MacAvoy felt a distinct jolt as he realized the truth in Control’s words. His expression must have registered his emotion as Control’s entire posture became alert and wary.
“Get someone over to the hospital,” Richard directed as he headed for the door.
“Richard!” Control’s shout fell into empty air, and he rose, grabbed his jacket and headed after MacAvoy.
* * *
Andrew felt the shadows releasing him, the sensation an abrupt, disturbing awareness that he knew he shouldn’t be experiencing. He trusted the instinctive alertness, though, and waited for the sound to give him a clear indication of where the danger was coming from. It only took a few minutes to locate the source, and Dahle’s eyes flew open just as the needle was being inserted into the I.V. tube that ran into his arm.
Andrew pulled the intravenous out as he forced his body into motion that it clearly objected to. The man hovering over his bed jumped back, his surprise giving Dahle his only chance to make a useful move.
Andrew threw himself off the bed and into the man next to it, taking them both down to the floor with a solid thud. He recovered quickly and landed a jarring blow to the man’s jaw. In the few seconds it took for the attacker to shake himself free of the pain, Dahle located the gun inside the other man’s coat. He pulled it free of the holster and pressed the barrel snugly between the man’s terrified eyes.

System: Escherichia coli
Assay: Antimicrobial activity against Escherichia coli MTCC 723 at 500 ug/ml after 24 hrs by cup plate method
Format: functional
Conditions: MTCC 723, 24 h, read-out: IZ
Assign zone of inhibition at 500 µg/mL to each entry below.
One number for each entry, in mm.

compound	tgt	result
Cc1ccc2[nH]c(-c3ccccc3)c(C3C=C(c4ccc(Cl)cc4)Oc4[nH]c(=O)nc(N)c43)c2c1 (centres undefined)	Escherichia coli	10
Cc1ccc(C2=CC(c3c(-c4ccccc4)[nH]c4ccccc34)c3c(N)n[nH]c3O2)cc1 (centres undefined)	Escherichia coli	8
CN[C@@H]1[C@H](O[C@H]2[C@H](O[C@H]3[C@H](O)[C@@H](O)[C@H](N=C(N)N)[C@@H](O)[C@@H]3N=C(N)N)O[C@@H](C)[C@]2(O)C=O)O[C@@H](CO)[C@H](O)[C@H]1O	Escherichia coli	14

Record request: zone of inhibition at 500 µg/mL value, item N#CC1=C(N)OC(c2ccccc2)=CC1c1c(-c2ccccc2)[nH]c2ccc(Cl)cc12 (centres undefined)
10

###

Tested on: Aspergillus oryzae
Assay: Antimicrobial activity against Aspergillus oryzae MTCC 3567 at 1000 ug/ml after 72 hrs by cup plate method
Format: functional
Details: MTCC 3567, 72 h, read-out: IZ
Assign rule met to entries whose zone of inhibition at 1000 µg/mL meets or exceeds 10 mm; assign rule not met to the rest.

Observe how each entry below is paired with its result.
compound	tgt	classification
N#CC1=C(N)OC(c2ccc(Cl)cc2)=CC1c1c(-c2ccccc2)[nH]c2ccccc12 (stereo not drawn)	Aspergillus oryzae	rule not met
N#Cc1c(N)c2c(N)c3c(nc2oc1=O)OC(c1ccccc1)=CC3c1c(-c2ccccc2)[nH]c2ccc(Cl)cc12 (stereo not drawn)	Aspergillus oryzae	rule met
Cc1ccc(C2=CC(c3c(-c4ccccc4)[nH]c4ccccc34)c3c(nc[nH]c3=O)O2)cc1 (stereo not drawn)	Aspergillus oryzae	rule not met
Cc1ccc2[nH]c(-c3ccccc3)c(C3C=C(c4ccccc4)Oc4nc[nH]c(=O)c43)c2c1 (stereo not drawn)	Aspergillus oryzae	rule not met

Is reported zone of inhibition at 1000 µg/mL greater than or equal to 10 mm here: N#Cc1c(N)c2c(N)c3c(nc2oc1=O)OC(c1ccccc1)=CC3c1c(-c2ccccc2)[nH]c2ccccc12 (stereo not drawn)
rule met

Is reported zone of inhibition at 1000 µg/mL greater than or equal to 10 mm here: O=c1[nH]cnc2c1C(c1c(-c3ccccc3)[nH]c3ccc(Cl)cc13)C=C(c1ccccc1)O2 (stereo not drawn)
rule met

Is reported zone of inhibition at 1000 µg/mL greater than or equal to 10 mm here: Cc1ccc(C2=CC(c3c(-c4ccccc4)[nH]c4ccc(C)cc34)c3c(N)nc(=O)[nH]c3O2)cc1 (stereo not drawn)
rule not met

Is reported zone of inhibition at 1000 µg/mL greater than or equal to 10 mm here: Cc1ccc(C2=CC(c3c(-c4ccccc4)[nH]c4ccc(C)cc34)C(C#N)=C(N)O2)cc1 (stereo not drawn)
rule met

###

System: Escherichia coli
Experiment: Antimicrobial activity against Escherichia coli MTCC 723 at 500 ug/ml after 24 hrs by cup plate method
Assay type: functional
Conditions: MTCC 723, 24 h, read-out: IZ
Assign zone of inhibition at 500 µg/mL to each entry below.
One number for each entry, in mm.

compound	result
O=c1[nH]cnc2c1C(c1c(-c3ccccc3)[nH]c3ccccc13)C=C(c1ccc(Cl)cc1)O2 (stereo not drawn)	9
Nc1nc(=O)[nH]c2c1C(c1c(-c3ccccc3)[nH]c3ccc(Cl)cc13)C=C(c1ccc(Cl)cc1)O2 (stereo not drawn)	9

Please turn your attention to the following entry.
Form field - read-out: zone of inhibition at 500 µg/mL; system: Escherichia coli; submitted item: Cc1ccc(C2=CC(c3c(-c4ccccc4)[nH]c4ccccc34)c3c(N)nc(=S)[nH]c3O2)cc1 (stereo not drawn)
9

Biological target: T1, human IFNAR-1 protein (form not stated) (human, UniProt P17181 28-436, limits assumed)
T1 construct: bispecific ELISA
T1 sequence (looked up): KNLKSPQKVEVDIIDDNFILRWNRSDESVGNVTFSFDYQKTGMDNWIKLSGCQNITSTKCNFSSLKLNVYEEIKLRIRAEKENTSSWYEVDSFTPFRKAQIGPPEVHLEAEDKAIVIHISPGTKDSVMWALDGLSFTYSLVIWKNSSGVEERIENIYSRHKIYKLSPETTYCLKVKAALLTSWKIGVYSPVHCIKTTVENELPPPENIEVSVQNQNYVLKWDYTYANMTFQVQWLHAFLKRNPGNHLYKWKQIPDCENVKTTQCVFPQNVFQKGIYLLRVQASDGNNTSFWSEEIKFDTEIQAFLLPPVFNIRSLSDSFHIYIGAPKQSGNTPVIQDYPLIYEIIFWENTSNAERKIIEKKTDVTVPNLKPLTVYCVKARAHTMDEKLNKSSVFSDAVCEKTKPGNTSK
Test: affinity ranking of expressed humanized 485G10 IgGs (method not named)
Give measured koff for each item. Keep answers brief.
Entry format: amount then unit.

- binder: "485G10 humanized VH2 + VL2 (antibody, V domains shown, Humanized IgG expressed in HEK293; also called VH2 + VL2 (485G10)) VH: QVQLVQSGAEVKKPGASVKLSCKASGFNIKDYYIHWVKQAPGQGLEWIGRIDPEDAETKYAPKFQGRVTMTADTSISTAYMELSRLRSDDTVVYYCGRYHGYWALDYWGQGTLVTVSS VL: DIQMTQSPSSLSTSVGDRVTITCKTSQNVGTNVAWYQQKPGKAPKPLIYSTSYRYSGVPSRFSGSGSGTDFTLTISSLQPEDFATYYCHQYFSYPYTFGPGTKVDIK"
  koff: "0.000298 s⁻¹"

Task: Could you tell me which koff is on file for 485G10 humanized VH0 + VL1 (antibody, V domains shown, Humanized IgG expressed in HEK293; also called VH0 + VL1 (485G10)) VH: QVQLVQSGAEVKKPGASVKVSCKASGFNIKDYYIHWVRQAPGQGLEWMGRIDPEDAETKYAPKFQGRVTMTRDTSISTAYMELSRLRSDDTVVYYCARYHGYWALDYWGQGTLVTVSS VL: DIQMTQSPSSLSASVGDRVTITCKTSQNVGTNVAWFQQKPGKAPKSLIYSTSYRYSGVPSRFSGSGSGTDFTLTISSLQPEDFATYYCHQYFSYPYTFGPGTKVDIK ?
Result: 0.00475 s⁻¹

“Who sent you?” he demanded, the words little more than a rasp. He could feel the pulses of pain building with each breath, and he knew he’d probably torn apart whatever stitching the doctors had done earlier.
Dahle saw the refusal to answer before his assailant tried to offer him a response. He shifted his hold on the gun, then brought it down against the side of the man’s head, the action little more than a blur of smooth, practiced motion.
Andrew staggered to his feet and glanced around the room, suddenly expecting menace from every angle. He went to the locker and yanked his bloodstained clothes from the hangers. He dressed quickly, the gun within easy reach as he kept one eye on the door, then he slipped into position and waited. Instinct and experience told him there’d be more than one man sent for this kind of job. This one would have needed a lookout to warn him of possible interruptions by hospital staff.